Who in their right mind would want to get into bank stocks when the economy is still in recovery mode and many businesses have closed their doors?
Although loan losses are a major concern for many of the national banks, now might be a good time to buck the conventional wisdom.
Investors should view the current predicament of the large banks and the precipitous drop in their earnings, against the extraordinary scope of their loan loss reserve provisions.
Changes to loan loss reserve regulations were implemented for banks in 2020 to bolster their balance sheets.
Thoe changes have made current loan losses look more dire than they actually may be. That’s because new reserve provisions require banks to expense their anticipated losses upfront, rather than amortize them over the life of a loan.
The amount targeted for loan-loss reserves for the nations’ 12 largest commercial banks during the first six months of the year is staggering: according to data from investment banking firm UBS, $72 billion in loan-loss reserves were set aside.
That is more than double the reserves for 2019.
But what would happen if the massive reserves stored by large far surpass the losses actually incurred? Some banks have suggested to analysts that their reserve determinations were based on calamitous economic, covid-19-influenced forecasts.
Those estimates now appear to have been extreme.
For example, on a recent earnings call, JP Morgan Chase (JPM), noted that its assumed loan default rate and economic forecast may have been unduly pessimistic.
Even assuming the bank’s economic projections are realized, the accounting recognition of those loss reserves might allow them to be released into earnings.
Releasing loss-reserves into earnings would have beneficial effects for many large money center banks, with a resultant improvement in earnings per share.
When one also considers that many of the large banks are selling at or below book value, bargain shopping now could pay dividends down the road. Consider how the market currently is pricing some banks that otherwise have solid balance sheets and the prospect of heightened profits in an improving economy.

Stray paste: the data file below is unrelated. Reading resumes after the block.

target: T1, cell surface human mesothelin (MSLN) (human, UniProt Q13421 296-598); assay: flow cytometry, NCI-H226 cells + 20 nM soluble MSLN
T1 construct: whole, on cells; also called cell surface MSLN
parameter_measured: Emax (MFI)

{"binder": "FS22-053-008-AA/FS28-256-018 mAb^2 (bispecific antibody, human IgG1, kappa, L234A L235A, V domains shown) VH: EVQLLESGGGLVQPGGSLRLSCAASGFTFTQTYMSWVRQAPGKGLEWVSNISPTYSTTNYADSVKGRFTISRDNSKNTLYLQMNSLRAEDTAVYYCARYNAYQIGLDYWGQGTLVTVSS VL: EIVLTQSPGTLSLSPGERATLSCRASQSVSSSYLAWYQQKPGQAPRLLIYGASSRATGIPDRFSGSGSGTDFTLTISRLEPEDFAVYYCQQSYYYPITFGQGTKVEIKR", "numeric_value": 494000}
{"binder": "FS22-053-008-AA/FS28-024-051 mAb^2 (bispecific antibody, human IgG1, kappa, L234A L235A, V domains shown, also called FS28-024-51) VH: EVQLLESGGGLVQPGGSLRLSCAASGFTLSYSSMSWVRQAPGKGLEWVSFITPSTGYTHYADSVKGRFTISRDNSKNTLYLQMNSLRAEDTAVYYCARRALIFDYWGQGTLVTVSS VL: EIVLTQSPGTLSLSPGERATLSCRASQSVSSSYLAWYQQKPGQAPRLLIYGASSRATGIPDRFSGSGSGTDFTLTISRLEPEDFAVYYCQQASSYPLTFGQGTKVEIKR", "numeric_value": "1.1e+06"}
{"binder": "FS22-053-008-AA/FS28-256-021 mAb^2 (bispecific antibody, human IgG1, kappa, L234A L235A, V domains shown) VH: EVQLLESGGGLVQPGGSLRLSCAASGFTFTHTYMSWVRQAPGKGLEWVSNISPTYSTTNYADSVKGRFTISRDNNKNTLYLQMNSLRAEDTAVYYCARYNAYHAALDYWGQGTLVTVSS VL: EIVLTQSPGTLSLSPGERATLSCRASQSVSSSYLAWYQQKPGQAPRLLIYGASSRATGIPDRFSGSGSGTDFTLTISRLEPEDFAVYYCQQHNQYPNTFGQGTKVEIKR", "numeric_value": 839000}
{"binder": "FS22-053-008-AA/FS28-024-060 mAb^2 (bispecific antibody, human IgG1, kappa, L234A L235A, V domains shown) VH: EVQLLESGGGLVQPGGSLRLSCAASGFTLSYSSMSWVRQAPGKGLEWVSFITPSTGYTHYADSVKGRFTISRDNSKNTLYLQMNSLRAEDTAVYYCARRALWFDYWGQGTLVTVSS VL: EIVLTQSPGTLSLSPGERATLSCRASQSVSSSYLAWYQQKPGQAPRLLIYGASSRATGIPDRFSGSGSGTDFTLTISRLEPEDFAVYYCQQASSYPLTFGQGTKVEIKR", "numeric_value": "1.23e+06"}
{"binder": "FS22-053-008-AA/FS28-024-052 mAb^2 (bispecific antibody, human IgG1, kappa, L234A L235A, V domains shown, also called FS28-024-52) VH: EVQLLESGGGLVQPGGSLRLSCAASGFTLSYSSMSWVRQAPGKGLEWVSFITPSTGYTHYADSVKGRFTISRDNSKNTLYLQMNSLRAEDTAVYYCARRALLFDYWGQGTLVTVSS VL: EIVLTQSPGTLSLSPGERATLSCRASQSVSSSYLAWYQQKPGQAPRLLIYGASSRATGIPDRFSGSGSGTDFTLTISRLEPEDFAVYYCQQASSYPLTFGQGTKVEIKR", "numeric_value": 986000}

When assessed against their historic book values alone, many banks clearly appear to be selling far below their intrinsic worth.
When assessing the bank stocks it is important to note that most have consistently passed the unforgiving Federal Reserve stress test — which assumes a worst-case economic, loan default scenario.
David George, a senior research analyst at investment bank, Baird, seems to agree that the substantial price declines in bank shares more than adequately reflects even a draconian economic downturn.
George maintains a favorable view of the banking group. “While recession is now closer to our base case for 2020, we are optimistic there will be a recovery and see 30%-50% upside in bank stocks if investors can hold on until then,” he notes.
A potential way to invest in banks is through the SPDR S&P Bank ETF (KBE).
The fund remains below its pre-Covid-19 price. Given its current yield of 2.87%, a modest improvement in the economy could pull the fund out of the doldrums and give investors a handsome total return.
Although the economy is still in the throes of a coronavirus-induced downturn, many bank stocks are priced for economic Armageddon. In fact, they only need to batten down the hatches and weather the ongoing gale.